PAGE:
• • But comedy was moving on, with Frank Capra's It Happened One Night, made for Columbia in 1934 with Clark Gable and Claudette Colbert, winning five Oscars and establishing a new romantic but socially more realist format.
• • And time was taking its toll on Mae, despite all her endeavours to ignore the incoming tide.
• • In 1935 when Paramount sought to re-release She Done Him Wrong and I'm No Angel, censor Joseph Breen wrote to his colleague Will Hays that "it is our judgment that no successful effort can be made to cause them to be entirely unobjectionable to the production code."
• • Just a month before, the US Customs Service had banned Mae's 1932 novel of Diamond Lil as obscene. The two movies were classified by the Production Board as class one: "Pictures which should be withdrawn immediately and not again released."
• • It was in this atmosphere that Mae laboured to produce the rest of her '30s movies, from Klondike Annie through to My Little Chickadee. The gates were shut, and all but padlocked, on Mae. World War II itself and the great shaking that it gave American life did not move Breen one inch. The code's provision that foreign nations should not be offended constrained the making of movies that would be overtly critical of Nazi Germany, or fascism in general, until the US entered the war.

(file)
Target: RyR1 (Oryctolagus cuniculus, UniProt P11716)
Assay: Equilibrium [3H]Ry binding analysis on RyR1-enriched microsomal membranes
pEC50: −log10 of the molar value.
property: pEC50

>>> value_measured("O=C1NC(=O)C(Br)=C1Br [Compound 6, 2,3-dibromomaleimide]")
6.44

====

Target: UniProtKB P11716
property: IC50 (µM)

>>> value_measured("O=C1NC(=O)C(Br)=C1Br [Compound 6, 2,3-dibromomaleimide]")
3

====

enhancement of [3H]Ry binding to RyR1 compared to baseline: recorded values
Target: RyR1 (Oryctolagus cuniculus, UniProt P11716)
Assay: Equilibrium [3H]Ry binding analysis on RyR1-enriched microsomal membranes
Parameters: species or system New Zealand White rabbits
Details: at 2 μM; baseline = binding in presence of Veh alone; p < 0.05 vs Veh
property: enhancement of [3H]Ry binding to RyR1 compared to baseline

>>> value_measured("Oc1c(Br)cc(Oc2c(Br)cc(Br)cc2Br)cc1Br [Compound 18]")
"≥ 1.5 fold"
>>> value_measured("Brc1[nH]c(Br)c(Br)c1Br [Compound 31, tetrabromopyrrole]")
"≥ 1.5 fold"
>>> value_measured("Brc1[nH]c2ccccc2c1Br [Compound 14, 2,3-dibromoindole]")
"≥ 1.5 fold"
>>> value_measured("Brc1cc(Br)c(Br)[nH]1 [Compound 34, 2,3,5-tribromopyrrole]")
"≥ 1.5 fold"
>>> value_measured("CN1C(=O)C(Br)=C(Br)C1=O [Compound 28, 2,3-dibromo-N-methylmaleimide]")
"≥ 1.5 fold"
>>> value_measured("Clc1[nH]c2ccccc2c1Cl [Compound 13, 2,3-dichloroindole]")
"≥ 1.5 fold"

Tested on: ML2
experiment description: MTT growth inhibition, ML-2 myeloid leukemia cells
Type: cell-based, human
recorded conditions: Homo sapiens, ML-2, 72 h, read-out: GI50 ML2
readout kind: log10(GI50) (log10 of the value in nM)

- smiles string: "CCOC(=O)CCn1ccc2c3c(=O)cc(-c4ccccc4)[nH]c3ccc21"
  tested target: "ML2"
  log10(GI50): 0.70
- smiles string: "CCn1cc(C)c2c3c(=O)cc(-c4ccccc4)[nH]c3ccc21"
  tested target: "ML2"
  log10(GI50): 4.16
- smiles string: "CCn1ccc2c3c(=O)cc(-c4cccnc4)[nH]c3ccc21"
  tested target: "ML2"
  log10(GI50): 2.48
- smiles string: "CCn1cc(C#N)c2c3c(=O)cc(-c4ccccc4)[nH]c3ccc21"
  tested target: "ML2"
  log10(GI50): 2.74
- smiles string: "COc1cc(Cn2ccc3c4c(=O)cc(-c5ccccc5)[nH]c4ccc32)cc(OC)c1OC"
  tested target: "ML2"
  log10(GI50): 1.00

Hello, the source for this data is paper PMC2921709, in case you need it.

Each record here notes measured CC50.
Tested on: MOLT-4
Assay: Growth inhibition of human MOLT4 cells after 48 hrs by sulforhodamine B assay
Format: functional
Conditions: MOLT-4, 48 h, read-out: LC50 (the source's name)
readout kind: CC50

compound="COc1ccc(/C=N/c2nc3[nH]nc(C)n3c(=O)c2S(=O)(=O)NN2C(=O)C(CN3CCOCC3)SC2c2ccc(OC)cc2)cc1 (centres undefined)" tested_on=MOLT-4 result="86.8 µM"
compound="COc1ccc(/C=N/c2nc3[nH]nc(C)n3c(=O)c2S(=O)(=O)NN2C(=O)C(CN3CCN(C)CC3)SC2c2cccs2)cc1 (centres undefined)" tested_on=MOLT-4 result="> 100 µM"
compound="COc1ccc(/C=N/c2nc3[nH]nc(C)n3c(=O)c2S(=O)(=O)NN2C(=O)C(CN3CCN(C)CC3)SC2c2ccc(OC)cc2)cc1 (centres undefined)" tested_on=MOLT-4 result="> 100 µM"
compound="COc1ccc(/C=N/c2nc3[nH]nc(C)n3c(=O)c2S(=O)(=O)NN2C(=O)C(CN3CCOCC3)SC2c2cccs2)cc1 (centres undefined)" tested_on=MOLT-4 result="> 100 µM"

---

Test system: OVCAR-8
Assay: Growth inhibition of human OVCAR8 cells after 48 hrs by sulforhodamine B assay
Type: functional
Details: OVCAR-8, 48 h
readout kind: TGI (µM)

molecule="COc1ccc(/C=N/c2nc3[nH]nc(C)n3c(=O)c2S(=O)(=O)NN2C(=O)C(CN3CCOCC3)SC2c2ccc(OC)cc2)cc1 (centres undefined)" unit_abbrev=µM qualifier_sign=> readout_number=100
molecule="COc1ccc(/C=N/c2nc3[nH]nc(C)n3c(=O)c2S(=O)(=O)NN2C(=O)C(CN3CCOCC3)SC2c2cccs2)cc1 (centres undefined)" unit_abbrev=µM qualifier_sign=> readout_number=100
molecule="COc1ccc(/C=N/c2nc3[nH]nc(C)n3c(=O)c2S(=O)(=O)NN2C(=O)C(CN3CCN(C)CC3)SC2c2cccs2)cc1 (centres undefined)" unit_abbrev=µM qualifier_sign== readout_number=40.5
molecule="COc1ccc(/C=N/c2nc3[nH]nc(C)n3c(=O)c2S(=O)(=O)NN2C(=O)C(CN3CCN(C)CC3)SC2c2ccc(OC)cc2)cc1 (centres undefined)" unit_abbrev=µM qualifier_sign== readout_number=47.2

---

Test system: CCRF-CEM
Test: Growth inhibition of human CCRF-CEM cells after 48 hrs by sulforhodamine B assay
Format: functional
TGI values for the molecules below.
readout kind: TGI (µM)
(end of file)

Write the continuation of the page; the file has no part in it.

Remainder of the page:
• • In 1949, Breen was again writing to Paramount, this time to executive Luigi Luraschi: "With further reference to the question of the reissue of the Mae West 1933 production I'm No Angel ... no good will accrue to the industry among right-thinking people with a release of a Mae West picture. On the contrary, it would appear to me that we would expose ourselves to the charge that we were 'letting down the bars'; that we were again making 'filthy pictures', as was the charge levelled against the industry, from a thousand sources back in 1933-34."
• • And for those who still dreamed of movies that nevertheless challenged the status quo, the era of senator Joseph McCarthy and the Hollywood Ten would soon provide further deterrence. Without Breen's zealous witch-hunting in the '30s, McCarthyism might not have had so potent a precedent to root out transgression in American cultural life.
• • Mae was to make one wartime comeback movie, The Heat's On, in 1943. But at the beginning of the '40s her creative energies were focused on her return to the stage. . . .
• • Edited extract from a new biography — — Mae West: It Ain't No Sin by Simon Louvish [UK: Faber & Faber]
Condensed by the editorial staff of The Australian: